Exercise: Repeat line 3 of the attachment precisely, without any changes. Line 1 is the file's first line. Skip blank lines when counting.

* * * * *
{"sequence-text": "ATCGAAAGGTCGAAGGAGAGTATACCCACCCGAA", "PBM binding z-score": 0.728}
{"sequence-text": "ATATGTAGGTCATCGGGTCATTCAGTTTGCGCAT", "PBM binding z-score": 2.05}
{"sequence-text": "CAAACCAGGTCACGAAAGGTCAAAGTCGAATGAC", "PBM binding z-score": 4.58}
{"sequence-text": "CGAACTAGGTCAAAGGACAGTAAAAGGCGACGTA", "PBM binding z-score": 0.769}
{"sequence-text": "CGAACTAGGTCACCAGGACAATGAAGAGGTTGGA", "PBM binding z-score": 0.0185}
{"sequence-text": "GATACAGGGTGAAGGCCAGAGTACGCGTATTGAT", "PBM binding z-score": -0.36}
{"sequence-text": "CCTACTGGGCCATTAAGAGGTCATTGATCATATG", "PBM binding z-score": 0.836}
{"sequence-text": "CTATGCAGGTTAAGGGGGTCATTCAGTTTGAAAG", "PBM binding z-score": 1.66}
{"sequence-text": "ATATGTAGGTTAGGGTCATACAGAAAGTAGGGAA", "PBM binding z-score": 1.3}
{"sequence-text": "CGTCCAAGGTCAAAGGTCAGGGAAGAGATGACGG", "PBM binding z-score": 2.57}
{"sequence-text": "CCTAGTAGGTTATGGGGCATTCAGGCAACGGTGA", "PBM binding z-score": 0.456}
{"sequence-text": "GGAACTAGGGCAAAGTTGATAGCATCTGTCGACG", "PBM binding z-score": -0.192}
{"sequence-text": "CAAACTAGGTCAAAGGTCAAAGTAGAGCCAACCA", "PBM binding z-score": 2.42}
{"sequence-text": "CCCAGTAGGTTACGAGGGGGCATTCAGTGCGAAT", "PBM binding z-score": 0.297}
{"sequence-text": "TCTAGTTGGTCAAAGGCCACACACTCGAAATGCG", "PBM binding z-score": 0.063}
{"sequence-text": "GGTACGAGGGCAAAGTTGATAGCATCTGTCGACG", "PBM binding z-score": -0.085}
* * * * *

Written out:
{"sequence-text": "CAAACCAGGTCACGAAAGGTCAAAGTCGAATGAC", "PBM binding z-score": 4.58}